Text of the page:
Silk and Satin Sheets - Deciding on different fabrics and weaves

Ann's Satin Sheets Quality Guide

(All this information comes from things I have researched or been told by other "experts")

Weave: This is the most important factor when choosing among satin sheets.  NEVER buy "knit" materials.  They might be made of a shiny thread, but the surface will be rough.  Almost 100% of the "satin sheet sets" you see in department stores are made of knit acetate.  When you get them home and put them on the bed, you'll see the knit surface is not sexy at all.  Knit fabrics may be OK for satin bedspreads or satin comforters where looks are what matters, but never for a sleeping surface.
What you are looking for is "woven" fabric.  It's worth the (significantly) extra money.  But this is the only way to get smooth, high thread counts.  There are other manufacturing methods as well, but almost all leave you with a less-smooth surface than a woven material.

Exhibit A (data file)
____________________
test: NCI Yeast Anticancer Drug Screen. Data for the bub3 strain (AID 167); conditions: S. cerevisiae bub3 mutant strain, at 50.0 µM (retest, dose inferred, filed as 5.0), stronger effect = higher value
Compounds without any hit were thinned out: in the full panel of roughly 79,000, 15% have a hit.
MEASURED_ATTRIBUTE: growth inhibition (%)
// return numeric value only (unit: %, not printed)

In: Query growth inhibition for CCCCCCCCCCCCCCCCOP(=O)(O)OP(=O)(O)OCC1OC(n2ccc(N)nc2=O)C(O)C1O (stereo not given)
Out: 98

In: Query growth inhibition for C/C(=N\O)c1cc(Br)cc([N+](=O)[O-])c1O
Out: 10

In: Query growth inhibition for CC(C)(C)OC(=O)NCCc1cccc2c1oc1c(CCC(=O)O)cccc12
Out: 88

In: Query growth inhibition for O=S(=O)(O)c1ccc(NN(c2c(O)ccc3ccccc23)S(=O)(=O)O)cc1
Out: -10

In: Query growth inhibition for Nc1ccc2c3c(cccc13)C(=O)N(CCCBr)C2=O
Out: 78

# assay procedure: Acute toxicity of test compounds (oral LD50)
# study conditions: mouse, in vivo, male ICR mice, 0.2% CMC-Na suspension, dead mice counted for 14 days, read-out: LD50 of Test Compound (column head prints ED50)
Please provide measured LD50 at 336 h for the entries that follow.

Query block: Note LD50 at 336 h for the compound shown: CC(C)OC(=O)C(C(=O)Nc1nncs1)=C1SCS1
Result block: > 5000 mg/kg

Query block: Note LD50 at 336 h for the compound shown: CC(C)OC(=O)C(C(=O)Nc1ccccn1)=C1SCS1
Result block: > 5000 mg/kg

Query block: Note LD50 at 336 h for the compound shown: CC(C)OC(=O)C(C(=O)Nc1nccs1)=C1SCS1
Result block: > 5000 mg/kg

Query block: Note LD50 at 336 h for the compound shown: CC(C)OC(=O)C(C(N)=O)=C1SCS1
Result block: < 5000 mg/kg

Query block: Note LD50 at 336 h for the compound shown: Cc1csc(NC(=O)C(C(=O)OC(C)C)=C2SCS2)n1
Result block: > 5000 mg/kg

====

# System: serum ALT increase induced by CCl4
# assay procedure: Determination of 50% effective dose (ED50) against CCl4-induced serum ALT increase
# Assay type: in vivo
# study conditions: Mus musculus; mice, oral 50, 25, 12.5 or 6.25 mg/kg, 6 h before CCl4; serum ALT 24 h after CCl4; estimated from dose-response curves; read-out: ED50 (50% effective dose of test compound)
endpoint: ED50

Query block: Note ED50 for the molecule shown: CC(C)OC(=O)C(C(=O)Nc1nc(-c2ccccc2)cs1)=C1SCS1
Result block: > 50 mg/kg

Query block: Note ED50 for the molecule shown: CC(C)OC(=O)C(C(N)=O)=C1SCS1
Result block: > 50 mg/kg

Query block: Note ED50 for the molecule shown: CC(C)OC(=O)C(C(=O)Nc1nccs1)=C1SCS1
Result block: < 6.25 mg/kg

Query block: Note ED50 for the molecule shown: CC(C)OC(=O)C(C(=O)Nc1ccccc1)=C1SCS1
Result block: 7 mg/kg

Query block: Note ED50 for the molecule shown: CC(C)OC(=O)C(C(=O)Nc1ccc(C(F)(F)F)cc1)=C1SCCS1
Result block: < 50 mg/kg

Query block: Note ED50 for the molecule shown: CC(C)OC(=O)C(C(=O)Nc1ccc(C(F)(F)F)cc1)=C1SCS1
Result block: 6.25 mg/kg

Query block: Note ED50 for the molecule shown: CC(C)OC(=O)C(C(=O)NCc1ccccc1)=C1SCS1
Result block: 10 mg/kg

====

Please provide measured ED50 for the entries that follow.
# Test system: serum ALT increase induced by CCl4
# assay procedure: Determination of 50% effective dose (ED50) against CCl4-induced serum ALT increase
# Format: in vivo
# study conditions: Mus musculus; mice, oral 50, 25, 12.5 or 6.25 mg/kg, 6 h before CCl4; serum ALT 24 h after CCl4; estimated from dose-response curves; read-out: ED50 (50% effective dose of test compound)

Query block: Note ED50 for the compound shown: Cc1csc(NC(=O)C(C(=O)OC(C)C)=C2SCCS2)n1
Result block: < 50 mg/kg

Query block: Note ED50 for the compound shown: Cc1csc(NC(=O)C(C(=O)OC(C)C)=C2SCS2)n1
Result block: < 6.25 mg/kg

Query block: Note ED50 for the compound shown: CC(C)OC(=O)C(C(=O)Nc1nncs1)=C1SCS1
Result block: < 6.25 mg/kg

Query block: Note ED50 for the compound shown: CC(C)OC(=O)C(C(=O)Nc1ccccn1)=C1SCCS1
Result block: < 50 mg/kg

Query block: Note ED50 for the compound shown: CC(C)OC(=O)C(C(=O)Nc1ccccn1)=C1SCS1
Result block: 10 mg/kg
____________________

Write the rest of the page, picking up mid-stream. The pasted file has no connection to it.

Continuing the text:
Fabric: (the following information comes from Fabriclink.com)
There really is no "best" kind of satin for sheets.  All the following materials can be used to make high quality, smooth satin sheets.  Different companies make all sorts of claims about which is best.  Read the characteristics below to decide for yourself.

  • Nylon: Petroleum based, but stands up well to vegetable oil. Very strong fabric, machine-washable. Typically thickest of the fabrics.  Very susceptible to breakdown in sunlight, can have pilling problems after washing.   Be careful, some companies say their sheets are nylon, and they are really acetate.
  • Polyester: The first fabric really used for satin sheets, and the best in my opinion.  Petroleum based, it is strong and machine washable.  If you wear a slip under your dress, it is likely made of woven polyester.  This is my personal favorite because is so easy to care for (although hand-washing does make it last longer).
  • Silk: A natural fiber, known for eons for its exceptionally fine thread and ability to be used to create satiny fabrics. It is not as shiny as the man-made materials, so it usually has a duller finish. Silk sheets typically require hand-washing or dry-cleaning and can tear easily. They also cannot stand too much sunlight. Silk is also extremely expensive.